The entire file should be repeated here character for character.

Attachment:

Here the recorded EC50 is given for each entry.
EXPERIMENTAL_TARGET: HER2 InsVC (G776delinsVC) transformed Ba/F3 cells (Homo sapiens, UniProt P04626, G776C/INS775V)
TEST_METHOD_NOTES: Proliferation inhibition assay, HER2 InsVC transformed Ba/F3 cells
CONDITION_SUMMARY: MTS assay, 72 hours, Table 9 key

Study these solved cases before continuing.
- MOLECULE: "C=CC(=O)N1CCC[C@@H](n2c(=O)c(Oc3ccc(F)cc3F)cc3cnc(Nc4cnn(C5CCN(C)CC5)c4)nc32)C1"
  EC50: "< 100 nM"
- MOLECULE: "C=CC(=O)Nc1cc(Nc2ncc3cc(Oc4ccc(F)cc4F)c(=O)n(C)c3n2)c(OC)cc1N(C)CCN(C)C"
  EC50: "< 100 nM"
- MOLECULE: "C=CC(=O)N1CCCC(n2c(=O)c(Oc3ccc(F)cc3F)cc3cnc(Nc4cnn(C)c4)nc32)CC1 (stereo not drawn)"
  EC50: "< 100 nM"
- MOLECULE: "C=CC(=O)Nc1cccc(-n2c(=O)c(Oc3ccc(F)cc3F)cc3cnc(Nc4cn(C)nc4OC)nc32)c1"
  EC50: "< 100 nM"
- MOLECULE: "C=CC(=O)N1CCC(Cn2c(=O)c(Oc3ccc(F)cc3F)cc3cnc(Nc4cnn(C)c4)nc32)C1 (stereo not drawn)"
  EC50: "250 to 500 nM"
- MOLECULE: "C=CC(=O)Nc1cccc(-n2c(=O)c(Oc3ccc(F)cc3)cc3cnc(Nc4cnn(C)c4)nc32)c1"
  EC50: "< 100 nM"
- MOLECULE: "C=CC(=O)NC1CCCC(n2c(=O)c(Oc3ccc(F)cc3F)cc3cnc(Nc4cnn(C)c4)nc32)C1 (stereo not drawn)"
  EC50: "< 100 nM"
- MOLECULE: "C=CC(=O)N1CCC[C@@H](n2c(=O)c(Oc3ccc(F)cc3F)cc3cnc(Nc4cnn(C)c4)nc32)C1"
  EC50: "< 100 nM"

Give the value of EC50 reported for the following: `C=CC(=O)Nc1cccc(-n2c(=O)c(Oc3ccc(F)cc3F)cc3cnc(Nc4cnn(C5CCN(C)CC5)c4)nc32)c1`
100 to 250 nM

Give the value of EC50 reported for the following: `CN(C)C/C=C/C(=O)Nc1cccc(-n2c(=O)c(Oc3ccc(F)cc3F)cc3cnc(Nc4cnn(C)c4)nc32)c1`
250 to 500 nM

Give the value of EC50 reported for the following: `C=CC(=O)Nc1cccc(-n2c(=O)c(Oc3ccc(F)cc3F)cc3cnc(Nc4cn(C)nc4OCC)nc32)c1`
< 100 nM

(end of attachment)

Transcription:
Here the recorded EC50 is given for each entry.
EXPERIMENTAL_TARGET: HER2 InsVC (G776delinsVC) transformed Ba/F3 cells (Homo sapiens, UniProt P04626, G776C/INS775V)
TEST_METHOD_NOTES: Proliferation inhibition assay, HER2 InsVC transformed Ba/F3 cells
CONDITION_SUMMARY: MTS assay, 72 hours, Table 9 key

Study these solved cases before continuing.
- MOLECULE: "C=CC(=O)N1CCC[C@@H](n2c(=O)c(Oc3ccc(F)cc3F)cc3cnc(Nc4cnn(C5CCN(C)CC5)c4)nc32)C1"
  EC50: "< 100 nM"
- MOLECULE: "C=CC(=O)Nc1cc(Nc2ncc3cc(Oc4ccc(F)cc4F)c(=O)n(C)c3n2)c(OC)cc1N(C)CCN(C)C"
  EC50: "< 100 nM"
- MOLECULE: "C=CC(=O)N1CCCC(n2c(=O)c(Oc3ccc(F)cc3F)cc3cnc(Nc4cnn(C)c4)nc32)CC1 (stereo not drawn)"
  EC50: "< 100 nM"
- MOLECULE: "C=CC(=O)Nc1cccc(-n2c(=O)c(Oc3ccc(F)cc3F)cc3cnc(Nc4cn(C)nc4OC)nc32)c1"
  EC50: "< 100 nM"
- MOLECULE: "C=CC(=O)N1CCC(Cn2c(=O)c(Oc3ccc(F)cc3F)cc3cnc(Nc4cnn(C)c4)nc32)C1 (stereo not drawn)"
  EC50: "250 to 500 nM"
- MOLECULE: "C=CC(=O)Nc1cccc(-n2c(=O)c(Oc3ccc(F)cc3)cc3cnc(Nc4cnn(C)c4)nc32)c1"
  EC50: "< 100 nM"
- MOLECULE: "C=CC(=O)NC1CCCC(n2c(=O)c(Oc3ccc(F)cc3F)cc3cnc(Nc4cnn(C)c4)nc32)C1 (stereo not drawn)"
  EC50: "< 100 nM"
- MOLECULE: "C=CC(=O)N1CCC[C@@H](n2c(=O)c(Oc3ccc(F)cc3F)cc3cnc(Nc4cnn(C)c4)nc32)C1"
  EC50: "< 100 nM"

Give the value of EC50 reported for the following: `C=CC(=O)Nc1cccc(-n2c(=O)c(Oc3ccc(F)cc3F)cc3cnc(Nc4cnn(C5CCN(C)CC5)c4)nc32)c1`
100 to 250 nM

Give the value of EC50 reported for the following: `CN(C)C/C=C/C(=O)Nc1cccc(-n2c(=O)c(Oc3ccc(F)cc3F)cc3cnc(Nc4cnn(C)c4)nc32)c1`
250 to 500 nM

Give the value of EC50 reported for the following: `C=CC(=O)Nc1cccc(-n2c(=O)c(Oc3ccc(F)cc3F)cc3cnc(Nc4cn(C)nc4OCC)nc32)c1`
< 100 nM